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    I saw this article in this morning's paper. It is poorly informed. It discusses treatments that involve sticking things in the brain and using a gadget that costs five thousand dollars, when for twenty years a treatment has been available that works on the same principle and can be administered through a simple CD player and ear phones. (The most effective means of administering it, however, is through sound generators that are worn on the ears like hearing aids: these cost upwards of $2,000.) The treatment was developed by Dr. Pawel Jastreboff of Emory University, who calls it tinnitus retraining therapy or TRT, though I think I have seen other terms used for it. Here is his web site, if anyone is interested.

    Dr. Jastreboff and his colleagues have published articles and books on this treatment, and there are practitioners scattered around the country who are trained in it. For all that, there seem to be many ENT doctors who don't know about it at all, and certainly most are not expert in it. Many sufferers from tinnitus receive the news that there is no cure for their condition -- which is true -- but are not told that there is a treatment that makes the condition far more bearable. I live in an urban area that is one of the greatest centers of medical research in the country, but I had to go to another state to find a doctor who could provide me with guidance in the treatment, as the sole specialist in my city who administers it has so many patients in line for it that you have to wait a full year to see him!

    Correction: After posting this, I read the following sentence in the full article: "Anne Howell, an audiologist at the Callier Center for Communication Disorders at the University of Texas at Dallas, said the Neuromonics device was a big improvement over older sound therapies that required wearing something that looked like a hearing aid all the time and took 18 to 24 months." That must refer to the sound generators used in TRT.
     
  4. Pecker

    Pecker Retired Moderator
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    I've have very loud tinnitus (since my late 20's) which I've been told I just have to live with.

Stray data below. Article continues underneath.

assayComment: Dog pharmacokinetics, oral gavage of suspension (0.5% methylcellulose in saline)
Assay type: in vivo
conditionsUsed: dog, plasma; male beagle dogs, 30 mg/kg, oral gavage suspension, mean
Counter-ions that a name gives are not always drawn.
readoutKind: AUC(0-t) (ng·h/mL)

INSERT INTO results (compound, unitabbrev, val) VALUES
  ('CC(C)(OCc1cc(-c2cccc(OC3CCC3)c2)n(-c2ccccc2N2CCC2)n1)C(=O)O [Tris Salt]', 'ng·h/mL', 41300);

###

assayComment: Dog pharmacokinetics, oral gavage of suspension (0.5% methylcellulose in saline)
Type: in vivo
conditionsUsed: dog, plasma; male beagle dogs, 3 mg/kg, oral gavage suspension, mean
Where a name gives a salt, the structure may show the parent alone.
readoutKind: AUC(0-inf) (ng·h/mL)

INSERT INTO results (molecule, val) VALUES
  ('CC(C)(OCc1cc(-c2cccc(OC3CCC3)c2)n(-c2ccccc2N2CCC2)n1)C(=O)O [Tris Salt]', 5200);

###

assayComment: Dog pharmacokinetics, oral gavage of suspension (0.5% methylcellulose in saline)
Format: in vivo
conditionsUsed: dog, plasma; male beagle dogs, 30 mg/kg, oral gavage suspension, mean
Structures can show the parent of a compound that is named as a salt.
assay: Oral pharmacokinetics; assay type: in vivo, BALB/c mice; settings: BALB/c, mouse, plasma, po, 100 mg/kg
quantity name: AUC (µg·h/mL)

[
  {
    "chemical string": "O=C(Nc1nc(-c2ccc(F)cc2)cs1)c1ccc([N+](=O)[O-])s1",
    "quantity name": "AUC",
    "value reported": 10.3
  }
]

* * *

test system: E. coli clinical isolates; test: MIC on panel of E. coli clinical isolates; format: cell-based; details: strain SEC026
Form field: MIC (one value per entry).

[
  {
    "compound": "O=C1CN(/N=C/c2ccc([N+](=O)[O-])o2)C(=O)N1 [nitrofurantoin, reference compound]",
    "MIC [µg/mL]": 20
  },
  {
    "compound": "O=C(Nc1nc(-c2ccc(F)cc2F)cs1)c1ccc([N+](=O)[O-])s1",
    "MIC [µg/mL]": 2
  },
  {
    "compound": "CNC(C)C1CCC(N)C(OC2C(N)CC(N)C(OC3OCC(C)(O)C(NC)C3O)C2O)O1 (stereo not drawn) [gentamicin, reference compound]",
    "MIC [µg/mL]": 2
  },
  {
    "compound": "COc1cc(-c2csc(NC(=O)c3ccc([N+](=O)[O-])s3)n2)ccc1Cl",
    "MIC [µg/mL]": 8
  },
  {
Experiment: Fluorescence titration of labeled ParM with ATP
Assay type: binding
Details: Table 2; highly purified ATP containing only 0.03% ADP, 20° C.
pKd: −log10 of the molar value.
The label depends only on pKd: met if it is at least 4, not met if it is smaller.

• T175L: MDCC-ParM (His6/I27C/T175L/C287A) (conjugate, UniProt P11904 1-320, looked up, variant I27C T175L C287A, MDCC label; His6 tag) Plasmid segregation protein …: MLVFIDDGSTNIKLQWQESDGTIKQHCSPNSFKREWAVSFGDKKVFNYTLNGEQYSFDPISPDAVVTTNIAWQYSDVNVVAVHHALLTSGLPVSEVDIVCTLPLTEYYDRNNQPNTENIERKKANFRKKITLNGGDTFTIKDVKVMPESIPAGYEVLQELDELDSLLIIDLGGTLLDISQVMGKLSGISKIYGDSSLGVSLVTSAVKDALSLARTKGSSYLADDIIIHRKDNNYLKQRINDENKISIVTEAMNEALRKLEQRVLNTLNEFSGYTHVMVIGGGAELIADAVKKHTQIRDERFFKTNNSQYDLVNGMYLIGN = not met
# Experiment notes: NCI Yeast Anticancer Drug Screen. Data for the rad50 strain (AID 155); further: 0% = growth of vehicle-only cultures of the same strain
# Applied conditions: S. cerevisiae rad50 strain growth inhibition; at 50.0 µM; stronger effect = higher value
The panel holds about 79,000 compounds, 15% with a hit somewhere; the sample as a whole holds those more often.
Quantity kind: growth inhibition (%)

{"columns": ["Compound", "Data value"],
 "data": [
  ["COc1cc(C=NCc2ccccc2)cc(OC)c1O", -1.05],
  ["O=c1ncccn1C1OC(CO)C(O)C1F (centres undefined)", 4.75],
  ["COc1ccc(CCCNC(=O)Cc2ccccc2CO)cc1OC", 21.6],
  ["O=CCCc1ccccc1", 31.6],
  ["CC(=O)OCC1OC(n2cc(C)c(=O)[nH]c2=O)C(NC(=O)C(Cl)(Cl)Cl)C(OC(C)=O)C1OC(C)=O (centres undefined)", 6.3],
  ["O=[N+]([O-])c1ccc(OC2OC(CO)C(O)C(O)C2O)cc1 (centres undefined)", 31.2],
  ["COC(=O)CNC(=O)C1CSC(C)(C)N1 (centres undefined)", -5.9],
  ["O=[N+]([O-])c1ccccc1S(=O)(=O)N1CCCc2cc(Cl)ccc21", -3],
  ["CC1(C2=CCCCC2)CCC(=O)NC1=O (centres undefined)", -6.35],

Since getting hearing aids last year, though, I notice it less. It's still there just as before, but I'm definitely hearing better.
     
  5. Mickactual

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    Me too. I can only describe it as sounding like those REALLY high tones they play when You get a hearing test. ...But picture hearing it 24/7. Drives me crazy sometimes. It's been suggested to me the cause is either all the loud amplified music thru the years (I'm a bass player), or stress. Take Your pick. Either way it appears I have to live with it.
    :irked:
     
  6. MidwestGal

    MidwestGal Member

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    I've had it at least since I was in Kindergarten both ears, now most days it's like a freakin fire alarm. Someone invents a real cure for this I will be first in line.

    Probably a indicator that you will have later hearing issues...my case specifically inner ear.
     
  7. ruperty

    ruperty Member

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    There's a cheap and short lived relief from tinitus by matching the same tone as the person hears, and playing it into their ear/s for a few minutes - it's helped some people to have minutes of relief, which they've not experienced for decades.

    I've not got it fortunately, but did have something like it which lasted for about 3 days. It really pissed me off for that time, I was chuffed when it went (obviously).
     
  8. curious n str8

    curious n str8 New Member

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    Ever since I was young I've that this ringing well not excatly ringing more like a high pitch humming like electicity through a power line it is constant but at times more pronouced than at other times :sigh1: I wonder what it be like just to hear normally:scratchchin:
     
  9. Mickactual

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    That damned piercing tone- it's constant - like one of those pitches that only dogs can hear. I've had it for years. I hear it as I'm typing this. UGH!
    There are some theorists who attribute it to radio wave sensitivity. All the microwaves, cell phones, satellite transmissions, etc. Could be...
    But I've always suffered allergies...congestion...sinus problems...which affect my ear fluids causing me occasional Ménière's Syndrome. I wouldn't doubt the Tinnitus is related somehow.
     
  10. Calboner

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    You guys really should look into TRT. I've been administering it to myself using a CD and ear phones for two or three hours a day for a couple of months, and now I am unconscious of my tinnitus even in quiet settings for long stretches of time. (With sound generators worn for six to eight hours a day, I probably would have gotten these results much more quickly.) Look at Dr. Jastreboff's web site, and maybe try writing to him to ask if he knows of an ENT doctor near you who administers the therapy. Doctors who tell you that there is nothing that you can do about tinnitus just aren't giving you the whole story. The effect of the therapy is not to make the tinnitus go away — nothing developed so far can do that — but to make it occupy a smaller and smaller part of your attention, ultimately to the point at which you don't even notice it unless you specifically listen for it.